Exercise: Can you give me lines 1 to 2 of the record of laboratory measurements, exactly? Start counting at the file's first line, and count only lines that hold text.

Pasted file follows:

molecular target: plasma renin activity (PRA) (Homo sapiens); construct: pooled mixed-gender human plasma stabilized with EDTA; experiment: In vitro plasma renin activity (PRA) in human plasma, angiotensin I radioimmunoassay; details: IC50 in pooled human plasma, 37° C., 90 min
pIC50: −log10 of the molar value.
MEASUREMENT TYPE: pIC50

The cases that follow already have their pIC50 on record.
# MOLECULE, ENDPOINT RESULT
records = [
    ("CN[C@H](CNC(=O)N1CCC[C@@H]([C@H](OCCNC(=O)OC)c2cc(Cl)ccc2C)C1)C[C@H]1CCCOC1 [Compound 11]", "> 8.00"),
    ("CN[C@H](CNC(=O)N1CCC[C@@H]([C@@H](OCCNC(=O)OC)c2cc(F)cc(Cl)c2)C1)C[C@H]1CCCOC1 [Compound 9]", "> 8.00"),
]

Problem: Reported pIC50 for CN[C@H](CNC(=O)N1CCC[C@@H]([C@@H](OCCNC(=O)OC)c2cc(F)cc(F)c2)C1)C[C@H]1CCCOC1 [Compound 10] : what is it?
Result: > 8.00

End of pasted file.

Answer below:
molecular target: plasma renin activity (PRA) (Homo sapiens); construct: pooled mixed-gender human plasma stabilized with EDTA; experiment: In vitro plasma renin activity (PRA) in human plasma, angiotensin I radioimmunoassay; details: IC50 in pooled human plasma, 37° C., 90 min
pIC50: −log10 of the molar value.